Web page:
Kendrick quickly immersed himself in hip-hop culture. When Pac died, he gravitated to DMX. Like Pac, DMX was a supremely conflicted character, with songs that threaded the line between hardscrabble machismo and stark vulnerability. “That’s the first album that got me writing,” Kendrick says of DMX’s seminal 1998 album, It’s Dark and Hell is Hot. “That album inspired me to be a rapper.”
While DMX inspired Kendrick from a distance, there were important people closer to home. “I was in seventh grade, I had an English class and a teacher by the name of Mr. Inge and he would give us these poetry assignments, and there was one particular homework assignment that I didn’t do and I said to myself, ‘When I get to school I’m going to write it as fast as possible’, and I did,” Kendrick remembers of his time at Vanguard Learning Center. “I had like 10 minutes until I had to turn it in, so I did it and I turned it in. Later that day, he was passing out the grades and I was looking at my friends going, ‘Man, I got a D, I got a C,’ and I looked at it and it was an ‘A.’ From that moment on, I knew I had a gift to put words together and draw my inspiration out on a piece of paper.”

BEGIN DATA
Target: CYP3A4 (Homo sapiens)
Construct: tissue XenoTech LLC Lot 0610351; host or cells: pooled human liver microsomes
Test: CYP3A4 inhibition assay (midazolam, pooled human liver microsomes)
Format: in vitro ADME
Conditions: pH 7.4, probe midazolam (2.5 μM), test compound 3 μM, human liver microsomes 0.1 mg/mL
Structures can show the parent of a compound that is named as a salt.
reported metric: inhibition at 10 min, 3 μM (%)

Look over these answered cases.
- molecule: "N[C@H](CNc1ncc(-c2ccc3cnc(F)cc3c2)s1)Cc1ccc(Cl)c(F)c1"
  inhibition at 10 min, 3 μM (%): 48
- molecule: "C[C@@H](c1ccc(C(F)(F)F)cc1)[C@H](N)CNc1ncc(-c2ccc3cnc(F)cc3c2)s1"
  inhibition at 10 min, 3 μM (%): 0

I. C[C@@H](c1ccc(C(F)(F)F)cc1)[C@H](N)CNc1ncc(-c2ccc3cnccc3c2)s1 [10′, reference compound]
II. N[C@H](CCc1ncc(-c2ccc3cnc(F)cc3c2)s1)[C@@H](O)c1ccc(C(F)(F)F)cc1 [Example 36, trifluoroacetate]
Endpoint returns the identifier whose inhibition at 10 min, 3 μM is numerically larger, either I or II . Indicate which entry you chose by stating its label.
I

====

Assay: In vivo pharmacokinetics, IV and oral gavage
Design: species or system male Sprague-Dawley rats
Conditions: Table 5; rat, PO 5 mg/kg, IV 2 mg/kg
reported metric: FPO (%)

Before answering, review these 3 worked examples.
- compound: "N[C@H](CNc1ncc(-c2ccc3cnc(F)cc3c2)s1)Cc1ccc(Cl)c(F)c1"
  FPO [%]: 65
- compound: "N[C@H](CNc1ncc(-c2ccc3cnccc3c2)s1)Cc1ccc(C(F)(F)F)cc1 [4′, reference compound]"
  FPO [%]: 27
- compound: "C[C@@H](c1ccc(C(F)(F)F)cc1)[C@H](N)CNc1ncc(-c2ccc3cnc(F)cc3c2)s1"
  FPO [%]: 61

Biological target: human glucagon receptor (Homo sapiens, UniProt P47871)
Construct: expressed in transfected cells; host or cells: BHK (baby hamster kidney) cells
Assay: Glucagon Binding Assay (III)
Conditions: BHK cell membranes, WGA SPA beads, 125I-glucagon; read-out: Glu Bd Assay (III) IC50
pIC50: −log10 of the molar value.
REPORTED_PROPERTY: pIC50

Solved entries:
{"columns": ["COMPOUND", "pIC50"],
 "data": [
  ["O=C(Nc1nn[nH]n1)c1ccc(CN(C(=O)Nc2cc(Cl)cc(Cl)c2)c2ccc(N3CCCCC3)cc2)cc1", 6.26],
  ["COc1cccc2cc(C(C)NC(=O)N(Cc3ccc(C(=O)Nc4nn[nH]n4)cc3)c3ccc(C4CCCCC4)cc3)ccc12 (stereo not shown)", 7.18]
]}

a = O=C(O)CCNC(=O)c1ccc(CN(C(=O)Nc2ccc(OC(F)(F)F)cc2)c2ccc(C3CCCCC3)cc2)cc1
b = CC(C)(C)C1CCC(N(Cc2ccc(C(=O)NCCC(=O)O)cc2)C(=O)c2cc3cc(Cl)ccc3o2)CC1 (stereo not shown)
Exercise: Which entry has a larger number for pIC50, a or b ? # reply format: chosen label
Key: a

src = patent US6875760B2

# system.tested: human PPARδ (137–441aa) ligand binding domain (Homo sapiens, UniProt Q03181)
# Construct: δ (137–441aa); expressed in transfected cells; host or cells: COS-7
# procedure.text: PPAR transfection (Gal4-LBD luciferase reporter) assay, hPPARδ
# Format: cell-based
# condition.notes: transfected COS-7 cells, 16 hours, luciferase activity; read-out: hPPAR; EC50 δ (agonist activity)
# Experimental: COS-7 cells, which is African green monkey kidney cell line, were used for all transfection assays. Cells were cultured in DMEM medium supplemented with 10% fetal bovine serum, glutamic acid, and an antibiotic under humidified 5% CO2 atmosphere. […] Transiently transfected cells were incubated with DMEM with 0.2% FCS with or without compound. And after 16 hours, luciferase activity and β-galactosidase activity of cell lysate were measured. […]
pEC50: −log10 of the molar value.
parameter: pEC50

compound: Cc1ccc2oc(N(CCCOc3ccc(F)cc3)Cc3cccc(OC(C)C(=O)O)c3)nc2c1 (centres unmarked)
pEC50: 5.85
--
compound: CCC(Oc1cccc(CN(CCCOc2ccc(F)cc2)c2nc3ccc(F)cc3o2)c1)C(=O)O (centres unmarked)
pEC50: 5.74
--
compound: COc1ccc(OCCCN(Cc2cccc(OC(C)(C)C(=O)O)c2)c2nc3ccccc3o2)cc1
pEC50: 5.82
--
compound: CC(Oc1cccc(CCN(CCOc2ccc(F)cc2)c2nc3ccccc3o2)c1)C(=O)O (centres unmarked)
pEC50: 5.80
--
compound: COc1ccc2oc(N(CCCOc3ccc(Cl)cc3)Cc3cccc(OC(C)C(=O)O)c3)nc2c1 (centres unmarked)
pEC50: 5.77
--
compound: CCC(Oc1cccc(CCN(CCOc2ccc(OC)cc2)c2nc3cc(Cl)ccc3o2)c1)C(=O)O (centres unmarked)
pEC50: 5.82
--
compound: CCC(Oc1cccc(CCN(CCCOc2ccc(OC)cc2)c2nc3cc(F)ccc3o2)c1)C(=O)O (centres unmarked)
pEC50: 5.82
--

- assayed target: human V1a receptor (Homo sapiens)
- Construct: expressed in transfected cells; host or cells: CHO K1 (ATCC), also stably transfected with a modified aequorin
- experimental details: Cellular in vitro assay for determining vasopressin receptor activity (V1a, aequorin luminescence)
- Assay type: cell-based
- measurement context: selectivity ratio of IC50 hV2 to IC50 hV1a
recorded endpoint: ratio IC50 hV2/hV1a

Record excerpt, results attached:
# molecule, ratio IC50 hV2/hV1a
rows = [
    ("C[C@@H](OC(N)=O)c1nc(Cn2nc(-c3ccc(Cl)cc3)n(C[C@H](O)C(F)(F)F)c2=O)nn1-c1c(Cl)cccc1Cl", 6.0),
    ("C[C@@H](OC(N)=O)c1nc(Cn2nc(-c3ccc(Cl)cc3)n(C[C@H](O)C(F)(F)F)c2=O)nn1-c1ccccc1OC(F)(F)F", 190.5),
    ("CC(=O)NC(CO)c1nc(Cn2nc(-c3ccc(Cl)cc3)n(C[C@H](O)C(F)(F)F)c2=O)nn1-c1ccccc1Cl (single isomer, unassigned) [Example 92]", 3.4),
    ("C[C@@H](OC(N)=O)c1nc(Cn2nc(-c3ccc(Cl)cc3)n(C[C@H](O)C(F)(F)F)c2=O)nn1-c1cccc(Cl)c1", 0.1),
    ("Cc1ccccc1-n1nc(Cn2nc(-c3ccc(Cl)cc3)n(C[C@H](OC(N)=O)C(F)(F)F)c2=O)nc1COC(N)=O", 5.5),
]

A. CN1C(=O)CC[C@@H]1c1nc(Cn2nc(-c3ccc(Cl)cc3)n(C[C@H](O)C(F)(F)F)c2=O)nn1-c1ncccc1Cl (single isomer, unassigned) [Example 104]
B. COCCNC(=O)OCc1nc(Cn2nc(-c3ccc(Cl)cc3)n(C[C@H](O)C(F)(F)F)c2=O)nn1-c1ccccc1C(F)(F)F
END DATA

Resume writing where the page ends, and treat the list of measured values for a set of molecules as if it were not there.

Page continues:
The hobby quickly turned into a passion, to the surprise of Kendrick’s parents. “We used to wonder what he was doing with all that paper,” his dad says. “I thought he was doing homework! I didn’t know he was writing lyrics.”
“I had never heard him say profanity before,” recalls his mom. “Then I found his little rap lyrics, and it was all ‘Eff you.’ ‘D-i-c-k.’ I’m like, ‘Oh, my God! Kendrick’s a cusser!'”
Soon, Kendrick began attending Centennial High School. The school is firmly considered “Blood territory,” with a graduation rate lower than 60 precent. (Federal-government guidelines for high school graduation rates dictate that all schools should be at 83 per cent.) But it’s also a school with some notable alumni, including the legendary G-Funk producer DJ Quik and, most significantly, Dr. Dre.